Wednesday, April 29, 2015

ESEA Reauthorization: Coordination Across Programs, How to Make It Real

The term “coordinate” is used 27 times in the Senate reauthorization bill, Every Child Achieves Act of 2015 (ECAA), for the Elementary and Secondary Education Act. The term “coordinated” is used eight times in the reauthorization bill.  The term “coordination” is used 23 times. There are some strong assumptions underlying the use of coordinate and its derivatives. The most obvious one is this – vulnerable, at risk students, including those with disabilities, are most often served by multiple players both inside and out of the educational system that, unless asked to do so, do not coordinate with each other in meaningful ways.

In the absence of real coordination, we see redundant assessments, multiple plans being developed, endless meetings, an inefficient documentation process, divergent accountability systems, and mixed results.

Even with the good intentions underlying the frequent use of the word, “coordinate” and its derivatives in the Senate bill, I fear that not much will change because of the silos and politics at the local level. "Coordinate" is a vague term. Youcould do almost anything to comply – send an email, make a phone call, or include somebody in a meeting. Of course, if those involved in serving at risk and vulnerable children took the coordination provisions in ECAA seriously, they could devise ways to save time and money, reduce stress on parents and staff, and accomplish more. Although the U.S. Secretary of Education may opt to regulate on the term, I would recommend other options – with discretionary funds in ECAA, (1) establish websites where people can share effective approaches to coordination and (2) support one-stop shop demonstrations, where grantees have maximum flexibility as they experiment with family-friendly coordination.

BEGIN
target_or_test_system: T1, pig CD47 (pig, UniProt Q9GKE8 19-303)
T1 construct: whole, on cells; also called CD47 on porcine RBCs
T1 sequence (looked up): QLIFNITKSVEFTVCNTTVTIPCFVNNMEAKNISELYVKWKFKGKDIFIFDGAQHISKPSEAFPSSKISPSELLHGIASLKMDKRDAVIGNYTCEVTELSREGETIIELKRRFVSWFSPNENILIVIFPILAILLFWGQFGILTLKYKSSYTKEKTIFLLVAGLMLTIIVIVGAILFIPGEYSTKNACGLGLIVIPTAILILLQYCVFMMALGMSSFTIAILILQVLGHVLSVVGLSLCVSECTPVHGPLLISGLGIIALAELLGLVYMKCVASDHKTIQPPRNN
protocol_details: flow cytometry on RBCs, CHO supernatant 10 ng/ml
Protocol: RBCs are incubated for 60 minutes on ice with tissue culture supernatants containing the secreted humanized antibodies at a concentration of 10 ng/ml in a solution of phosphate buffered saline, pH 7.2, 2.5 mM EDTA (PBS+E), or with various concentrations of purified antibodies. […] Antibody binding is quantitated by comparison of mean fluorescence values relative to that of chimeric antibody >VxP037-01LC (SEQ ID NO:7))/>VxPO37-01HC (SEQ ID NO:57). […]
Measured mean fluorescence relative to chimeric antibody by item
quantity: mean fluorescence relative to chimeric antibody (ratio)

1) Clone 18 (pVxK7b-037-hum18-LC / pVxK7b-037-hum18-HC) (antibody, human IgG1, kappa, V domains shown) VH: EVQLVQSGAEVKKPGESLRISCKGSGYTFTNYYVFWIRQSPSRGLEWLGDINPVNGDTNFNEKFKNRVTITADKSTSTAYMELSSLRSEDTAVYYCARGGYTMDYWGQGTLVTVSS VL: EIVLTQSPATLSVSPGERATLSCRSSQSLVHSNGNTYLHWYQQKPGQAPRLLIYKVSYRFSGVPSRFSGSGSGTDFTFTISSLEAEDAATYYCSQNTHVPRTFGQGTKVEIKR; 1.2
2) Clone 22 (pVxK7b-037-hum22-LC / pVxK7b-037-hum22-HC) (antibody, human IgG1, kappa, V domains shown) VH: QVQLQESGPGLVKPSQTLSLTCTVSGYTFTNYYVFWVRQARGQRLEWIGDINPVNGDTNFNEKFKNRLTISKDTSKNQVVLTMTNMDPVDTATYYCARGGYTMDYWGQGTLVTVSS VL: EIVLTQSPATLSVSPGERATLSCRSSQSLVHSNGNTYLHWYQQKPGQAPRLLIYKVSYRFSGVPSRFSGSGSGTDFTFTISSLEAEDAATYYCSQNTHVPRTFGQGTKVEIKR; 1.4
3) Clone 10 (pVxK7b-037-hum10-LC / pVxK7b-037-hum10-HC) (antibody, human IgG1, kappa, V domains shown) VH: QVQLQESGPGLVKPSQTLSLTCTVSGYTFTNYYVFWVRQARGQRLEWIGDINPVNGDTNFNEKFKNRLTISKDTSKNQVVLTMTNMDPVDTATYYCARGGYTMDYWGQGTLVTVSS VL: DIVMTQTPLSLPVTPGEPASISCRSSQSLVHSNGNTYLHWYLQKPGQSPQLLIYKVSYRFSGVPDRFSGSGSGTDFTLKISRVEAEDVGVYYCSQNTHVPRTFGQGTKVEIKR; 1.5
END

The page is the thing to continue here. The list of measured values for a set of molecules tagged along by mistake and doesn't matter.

Do these two ideas require amendments to ECAA when it reaches the Senate floor? No. But, amendments laying out how they would happen would make them more likely.

Thank you.

Common Grounder

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